information system projects. AIS may also act as application developers for both the client and server sides, as well as act as IS suppliers and IS operators. Project Work Documented The work of the project team has been documented in a series of internal publications. First, a fortypage summary document, written for the average user, explains the fundamentals of the architecture. A more detailed 200-page document explains the background, philosophy, architectural layers, and recommended organizational changes. This document is supported by a 300-page technical supplement that provides details on the architectural layers, the prototypes, and the process reengineering efforts. This work was reviewed and approved, first by the senior vice chancellor's executive staff, and subsequently by a sixteen-member committee of academic and administrative leaders. Summary The Information Architecture and Process Innovation Project determined that the current University administrative process environment can benefit from drastic improvements in quality and efficiency by employing the methods available through process reengineering. The project also determined that modern information processing technologies and systems are required to support the flexibility, rapid response time, and information access requirements needed by end users to perform their work, deliver quality services, and make informed decisions. The implementation strategy is being driven by business process reengineering projects, but, at the same time, these new system implementation projects must be balanced with projects to improve access to information using the current systems. The implementation strategy is based upon process owners, system owners, and end user initiatives for projects that follow the architectural principles and the natural relationships between activities of a process and the inter-relationships between and among processes. =============================== FOOTNOTES: [1] Christopher Alexander, _The Oregon Experiment_ (New York: Oxford University Press, 1975). [2] Christopher Alexander, _A Pattern Language_ (New York: Oxford University Press, 1977).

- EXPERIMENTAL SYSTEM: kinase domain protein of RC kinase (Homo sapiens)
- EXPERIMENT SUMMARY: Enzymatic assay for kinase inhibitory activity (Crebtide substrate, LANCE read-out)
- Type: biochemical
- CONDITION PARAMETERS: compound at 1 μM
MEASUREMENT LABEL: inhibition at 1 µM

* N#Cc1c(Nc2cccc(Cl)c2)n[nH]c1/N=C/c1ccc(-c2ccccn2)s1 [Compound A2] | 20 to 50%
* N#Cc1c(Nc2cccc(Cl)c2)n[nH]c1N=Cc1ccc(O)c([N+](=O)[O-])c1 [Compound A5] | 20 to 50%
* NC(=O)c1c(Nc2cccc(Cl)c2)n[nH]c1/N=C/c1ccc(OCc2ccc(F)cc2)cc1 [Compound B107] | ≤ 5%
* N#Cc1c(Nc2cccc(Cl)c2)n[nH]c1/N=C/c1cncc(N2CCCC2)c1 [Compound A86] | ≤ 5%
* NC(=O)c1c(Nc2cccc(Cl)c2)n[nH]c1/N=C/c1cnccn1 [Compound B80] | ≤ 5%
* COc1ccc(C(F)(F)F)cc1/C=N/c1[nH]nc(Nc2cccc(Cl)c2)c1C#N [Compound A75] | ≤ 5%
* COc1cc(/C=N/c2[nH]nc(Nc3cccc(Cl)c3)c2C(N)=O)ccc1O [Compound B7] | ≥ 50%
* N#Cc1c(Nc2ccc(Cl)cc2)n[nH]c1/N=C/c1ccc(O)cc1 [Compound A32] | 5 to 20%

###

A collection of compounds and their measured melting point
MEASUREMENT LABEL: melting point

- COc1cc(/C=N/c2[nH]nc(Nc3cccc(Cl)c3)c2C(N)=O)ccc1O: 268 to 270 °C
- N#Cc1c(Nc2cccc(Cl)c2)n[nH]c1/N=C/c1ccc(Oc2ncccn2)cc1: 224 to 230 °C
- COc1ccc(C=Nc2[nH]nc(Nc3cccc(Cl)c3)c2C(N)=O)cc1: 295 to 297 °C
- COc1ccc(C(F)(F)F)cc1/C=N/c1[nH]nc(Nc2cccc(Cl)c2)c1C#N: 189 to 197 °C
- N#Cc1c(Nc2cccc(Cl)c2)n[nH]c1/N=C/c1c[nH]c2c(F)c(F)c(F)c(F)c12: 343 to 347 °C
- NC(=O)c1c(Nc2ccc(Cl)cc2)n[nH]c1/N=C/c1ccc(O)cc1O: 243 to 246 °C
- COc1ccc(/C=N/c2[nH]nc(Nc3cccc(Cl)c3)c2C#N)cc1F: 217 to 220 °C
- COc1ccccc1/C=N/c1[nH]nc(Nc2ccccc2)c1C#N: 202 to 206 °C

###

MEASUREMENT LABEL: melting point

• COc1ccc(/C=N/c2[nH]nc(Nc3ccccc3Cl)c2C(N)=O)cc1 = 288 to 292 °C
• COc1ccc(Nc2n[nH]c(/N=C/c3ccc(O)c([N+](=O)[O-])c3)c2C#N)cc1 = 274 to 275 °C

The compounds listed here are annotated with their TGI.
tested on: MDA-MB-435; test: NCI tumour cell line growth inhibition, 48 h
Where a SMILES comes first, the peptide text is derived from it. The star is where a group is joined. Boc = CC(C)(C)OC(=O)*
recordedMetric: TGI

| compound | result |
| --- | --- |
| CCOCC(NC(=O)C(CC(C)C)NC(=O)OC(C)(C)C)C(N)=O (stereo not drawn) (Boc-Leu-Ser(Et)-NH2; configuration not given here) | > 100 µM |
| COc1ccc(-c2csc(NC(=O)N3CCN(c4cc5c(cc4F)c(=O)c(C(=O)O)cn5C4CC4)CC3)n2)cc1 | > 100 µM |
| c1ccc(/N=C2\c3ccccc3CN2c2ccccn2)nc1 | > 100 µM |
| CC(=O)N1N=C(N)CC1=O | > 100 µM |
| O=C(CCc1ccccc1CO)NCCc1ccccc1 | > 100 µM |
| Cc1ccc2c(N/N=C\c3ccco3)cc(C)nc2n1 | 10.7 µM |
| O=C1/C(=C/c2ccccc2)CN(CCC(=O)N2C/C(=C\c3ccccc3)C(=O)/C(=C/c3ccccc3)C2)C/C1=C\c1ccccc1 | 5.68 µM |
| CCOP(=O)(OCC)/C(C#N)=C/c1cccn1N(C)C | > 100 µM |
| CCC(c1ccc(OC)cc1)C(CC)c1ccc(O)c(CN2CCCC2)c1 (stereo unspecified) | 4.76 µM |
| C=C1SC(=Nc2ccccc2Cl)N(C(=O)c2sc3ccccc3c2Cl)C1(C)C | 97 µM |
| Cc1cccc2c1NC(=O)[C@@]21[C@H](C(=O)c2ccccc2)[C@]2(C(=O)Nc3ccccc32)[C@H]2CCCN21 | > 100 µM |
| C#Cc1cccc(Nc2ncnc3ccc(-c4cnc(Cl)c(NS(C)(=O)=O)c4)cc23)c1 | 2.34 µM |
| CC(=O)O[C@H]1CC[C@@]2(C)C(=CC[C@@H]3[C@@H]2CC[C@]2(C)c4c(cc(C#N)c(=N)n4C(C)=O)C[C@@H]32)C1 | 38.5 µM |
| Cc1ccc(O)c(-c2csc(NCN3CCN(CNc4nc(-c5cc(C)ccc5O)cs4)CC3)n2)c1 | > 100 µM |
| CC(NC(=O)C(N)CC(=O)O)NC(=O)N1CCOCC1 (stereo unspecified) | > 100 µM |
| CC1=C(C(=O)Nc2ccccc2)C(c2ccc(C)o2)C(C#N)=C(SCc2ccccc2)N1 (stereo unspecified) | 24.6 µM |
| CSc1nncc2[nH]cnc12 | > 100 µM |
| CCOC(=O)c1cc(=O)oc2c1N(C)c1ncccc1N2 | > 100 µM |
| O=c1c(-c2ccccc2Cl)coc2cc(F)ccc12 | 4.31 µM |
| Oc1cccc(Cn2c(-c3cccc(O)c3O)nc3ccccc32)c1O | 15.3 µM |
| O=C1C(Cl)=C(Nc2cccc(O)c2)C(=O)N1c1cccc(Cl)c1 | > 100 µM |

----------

[3] Daniel Morris and Joel Brandon, _Re-engineering Your Business_ (New York: McGraw-Hill, Inc., 1993), p. 3. [4] Michael Hammer and James Champy, _Reengineering the Corporation: A Manifesto for Business Revolution_ (New York: Harper Business, 1993), p. 32. *************************************************** Nicholas Laudato (laudato@vms.cis.pitt.edu) is currently a project director with Administrative Information Systems at the University of Pittsburgh. He has served as Director of Information Systems at the University's Bradford campus, as coordinator for the implementation of student information systems at the University's four regional campuses, and as Manager of User Support Services at the Pittsburgh campus. Most recently he participated in the Information Architecture and Process Innovation Project described in this article. Dennis DeSantis (djdora@vms.cis.pitt.edu) is currently Associate Director of Student Registration and Financial Services and Director of the University of Pittsburgh's Registration Project. He played a key role in the specification, testing, and implementation of the student information system, managed the information resources group serving several central administrative offices, and participated in the Information Architecture and Process Innovation Project described in this article. ***************************************************